Italy’s victory in the UEFA Euro 2020 football championship final on Sunday is likely to add 0.7 percent to the country’s projected gross domestic product (GDP) growth this year, local economists have said.
This will certainly be welcome news for an economy struggling to emerge from a slowdown brought on by the coronavirus pandemic, reports Xinhua.
Italy’s dramatic 3-2 penalty shootout win over England earned the Italian side their first European title since 1968 and their first world title since their 2006 World Cup triumph.
According to studies, the feat is also sparking new rounds of domestic spending and attracting investments from abroad as it has helped boost consumer confidence and improved the image of Italy and Italian products abroad. This boost may be temporary, analysts said, but is still significant.
All in all, the Italian national football team’s Euro 2020 victory is projected to “result in an extra 12 billion euros (US dollars 14.2 billion), or around an extra 0.7 percent growth in gross domestic product,” Simona Caricasulo, an economist specialises in sports-related topics at Rome’s LUISS University, said on Thursday. She said the impacts would be felt almost exclusively this year.
Coldiretti, Italy’s main agricultural union, predicted separately that the country’s exports would increase by ten percent as a result of the Euro 2020 victory, which the organisation said would cast Italy’s products in a new, positive light in foreign markets. This increase is comparable to that registered after Italy’s World Cup victory 15 years ago, Coldiretti said.
This is much-needed good news for Italy, which saw its economy contract 8.9 percent last year amid the lockdowns and travel restrictions imposed due to the coronavirus pandemic. Italy’s economy was already projected by the National Institute of Statistics (ISTAT) to rebound by 4.7 percent this year. The projected bump from the Euro 2020 victory, if it proves accurate, would come on top of that.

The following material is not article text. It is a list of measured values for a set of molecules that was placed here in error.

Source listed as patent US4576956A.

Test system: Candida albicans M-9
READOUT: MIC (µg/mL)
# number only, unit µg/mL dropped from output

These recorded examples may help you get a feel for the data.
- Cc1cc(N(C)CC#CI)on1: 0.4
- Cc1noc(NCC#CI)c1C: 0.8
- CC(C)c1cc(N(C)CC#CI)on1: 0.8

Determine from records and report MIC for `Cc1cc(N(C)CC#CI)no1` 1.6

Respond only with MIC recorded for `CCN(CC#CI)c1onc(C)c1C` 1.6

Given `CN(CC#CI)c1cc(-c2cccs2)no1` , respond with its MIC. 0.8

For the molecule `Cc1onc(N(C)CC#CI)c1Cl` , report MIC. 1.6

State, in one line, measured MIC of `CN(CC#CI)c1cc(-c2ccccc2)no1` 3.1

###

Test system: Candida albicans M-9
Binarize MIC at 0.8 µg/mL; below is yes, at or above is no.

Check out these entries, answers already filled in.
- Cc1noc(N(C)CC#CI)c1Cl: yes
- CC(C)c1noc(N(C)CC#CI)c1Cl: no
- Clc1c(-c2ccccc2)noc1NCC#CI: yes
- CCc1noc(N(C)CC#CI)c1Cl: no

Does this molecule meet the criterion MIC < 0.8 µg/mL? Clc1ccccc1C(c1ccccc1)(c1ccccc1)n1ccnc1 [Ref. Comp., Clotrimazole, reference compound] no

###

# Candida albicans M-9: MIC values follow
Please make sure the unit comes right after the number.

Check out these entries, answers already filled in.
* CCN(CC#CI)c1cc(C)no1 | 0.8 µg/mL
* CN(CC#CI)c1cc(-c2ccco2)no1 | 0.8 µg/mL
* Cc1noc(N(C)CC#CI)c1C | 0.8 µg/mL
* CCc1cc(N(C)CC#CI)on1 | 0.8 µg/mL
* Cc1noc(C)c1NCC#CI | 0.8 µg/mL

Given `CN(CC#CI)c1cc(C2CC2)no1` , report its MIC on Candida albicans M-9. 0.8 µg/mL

ISTAT is scheduled to release its updated estimate for this year’s economic growth in early August.
“It’s a clear advantage for a country to win a major sporting event like the European Championship, and this is true, albeit to different extents, for all major sports victories,” Simona said.
“It doesn’t have to be the European Championship or the World Cup. It can be the Olympics, a tennis championship, skiing championship, almost any major event.”
But football victories have a particularly large impact in Italy, which has one of the largest football fan bases in the world. In the runup to the championship final, Italian news sites referred to the national football team as having the power to unite a country often split along geographic or political lines.
“When it comes to football, Serie A (the highest professional level of the Italian football championship) divides the country between the fans of the Rome teams, the Milan teams and those in Turin or Naples or wherever, and the impacts are localised,” Oliviero Fiorini, an economist and analyst with ABS Securities in Milan, said.
“But with the national team, everyone puts aside their differences for a while. That means the impacts reach much farther.”